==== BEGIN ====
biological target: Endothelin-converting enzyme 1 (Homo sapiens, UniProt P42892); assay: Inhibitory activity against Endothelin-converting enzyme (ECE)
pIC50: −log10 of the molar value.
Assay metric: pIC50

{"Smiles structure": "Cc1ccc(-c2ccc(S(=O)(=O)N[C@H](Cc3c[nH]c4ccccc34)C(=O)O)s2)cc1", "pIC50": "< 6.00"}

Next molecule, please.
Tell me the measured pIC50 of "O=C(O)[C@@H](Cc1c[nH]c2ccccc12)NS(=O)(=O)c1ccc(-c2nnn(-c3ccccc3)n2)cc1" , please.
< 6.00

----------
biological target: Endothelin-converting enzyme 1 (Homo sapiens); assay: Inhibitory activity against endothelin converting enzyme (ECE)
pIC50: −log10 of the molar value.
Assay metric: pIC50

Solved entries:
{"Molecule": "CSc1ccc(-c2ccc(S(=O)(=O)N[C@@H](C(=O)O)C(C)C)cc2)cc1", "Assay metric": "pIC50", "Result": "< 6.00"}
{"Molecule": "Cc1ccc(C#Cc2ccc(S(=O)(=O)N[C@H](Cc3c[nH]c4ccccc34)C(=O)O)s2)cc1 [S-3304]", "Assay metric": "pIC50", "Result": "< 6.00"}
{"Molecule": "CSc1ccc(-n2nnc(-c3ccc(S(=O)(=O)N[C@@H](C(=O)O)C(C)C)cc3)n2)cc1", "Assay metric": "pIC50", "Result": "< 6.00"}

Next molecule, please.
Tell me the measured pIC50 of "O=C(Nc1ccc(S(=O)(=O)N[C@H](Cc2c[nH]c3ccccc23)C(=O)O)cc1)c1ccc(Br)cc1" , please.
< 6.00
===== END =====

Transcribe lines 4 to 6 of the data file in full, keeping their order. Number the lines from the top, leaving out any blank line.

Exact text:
{"Smiles structure": "Cc1ccc(-c2ccc(S(=O)(=O)N[C@H](Cc3c[nH]c4ccccc34)C(=O)O)s2)cc1", "pIC50": "< 6.00"}

Next molecule, please.
Tell me the measured pIC50 of "O=C(O)[C@@H](Cc1c[nH]c2ccccc12)NS(=O)(=O)c1ccc(-c2nnn(-c3ccccc3)n2)cc1" , please.